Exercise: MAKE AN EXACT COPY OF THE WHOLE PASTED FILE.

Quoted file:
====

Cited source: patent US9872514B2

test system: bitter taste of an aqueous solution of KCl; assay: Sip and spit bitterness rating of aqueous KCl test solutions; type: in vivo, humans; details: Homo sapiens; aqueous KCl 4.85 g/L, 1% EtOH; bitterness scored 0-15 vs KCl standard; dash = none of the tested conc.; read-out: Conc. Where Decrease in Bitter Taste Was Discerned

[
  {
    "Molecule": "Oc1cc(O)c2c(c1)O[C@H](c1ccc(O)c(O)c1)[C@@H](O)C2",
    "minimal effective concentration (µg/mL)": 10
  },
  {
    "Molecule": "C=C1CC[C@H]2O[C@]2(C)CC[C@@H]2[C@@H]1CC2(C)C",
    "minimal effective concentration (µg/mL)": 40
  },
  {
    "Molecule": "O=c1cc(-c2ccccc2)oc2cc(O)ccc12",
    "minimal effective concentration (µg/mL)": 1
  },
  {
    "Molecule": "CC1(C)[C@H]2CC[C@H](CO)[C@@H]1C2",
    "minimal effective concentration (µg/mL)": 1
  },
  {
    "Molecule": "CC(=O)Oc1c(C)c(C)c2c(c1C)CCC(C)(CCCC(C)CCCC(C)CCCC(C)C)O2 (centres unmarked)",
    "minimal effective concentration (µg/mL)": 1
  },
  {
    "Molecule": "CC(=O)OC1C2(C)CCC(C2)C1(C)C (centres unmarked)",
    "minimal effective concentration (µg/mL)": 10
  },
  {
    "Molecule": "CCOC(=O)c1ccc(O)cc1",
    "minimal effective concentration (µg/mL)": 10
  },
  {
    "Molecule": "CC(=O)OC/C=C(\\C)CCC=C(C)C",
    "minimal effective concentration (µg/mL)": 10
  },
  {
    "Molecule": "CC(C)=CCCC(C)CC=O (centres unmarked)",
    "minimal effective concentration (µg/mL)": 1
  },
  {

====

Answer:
Cited source: patent US9872514B2

test system: bitter taste of an aqueous solution of KCl; assay: Sip and spit bitterness rating of aqueous KCl test solutions; type: in vivo, humans; details: Homo sapiens; aqueous KCl 4.85 g/L, 1% EtOH; bitterness scored 0-15 vs KCl standard; dash = none of the tested conc.; read-out: Conc. Where Decrease in Bitter Taste Was Discerned

[
  {
    "Molecule": "Oc1cc(O)c2c(c1)O[C@H](c1ccc(O)c(O)c1)[C@@H](O)C2",
    "minimal effective concentration (µg/mL)": 10
  },
  {
    "Molecule": "C=C1CC[C@H]2O[C@]2(C)CC[C@@H]2[C@@H]1CC2(C)C",
    "minimal effective concentration (µg/mL)": 40
  },
  {
    "Molecule": "O=c1cc(-c2ccccc2)oc2cc(O)ccc12",
    "minimal effective concentration (µg/mL)": 1
  },
  {
    "Molecule": "CC1(C)[C@H]2CC[C@H](CO)[C@@H]1C2",
    "minimal effective concentration (µg/mL)": 1
  },
  {
    "Molecule": "CC(=O)Oc1c(C)c(C)c2c(c1C)CCC(C)(CCCC(C)CCCC(C)CCCC(C)C)O2 (centres unmarked)",
    "minimal effective concentration (µg/mL)": 1
  },
  {
    "Molecule": "CC(=O)OC1C2(C)CCC(C2)C1(C)C (centres unmarked)",
    "minimal effective concentration (µg/mL)": 10
  },
  {
    "Molecule": "CCOC(=O)c1ccc(O)cc1",
    "minimal effective concentration (µg/mL)": 10
  },
  {
    "Molecule": "CC(=O)OC/C=C(\\C)CCC=C(C)C",
    "minimal effective concentration (µg/mL)": 10
  },
  {
    "Molecule": "CC(C)=CCCC(C)CC=O (centres unmarked)",
    "minimal effective concentration (µg/mL)": 1
  },
  {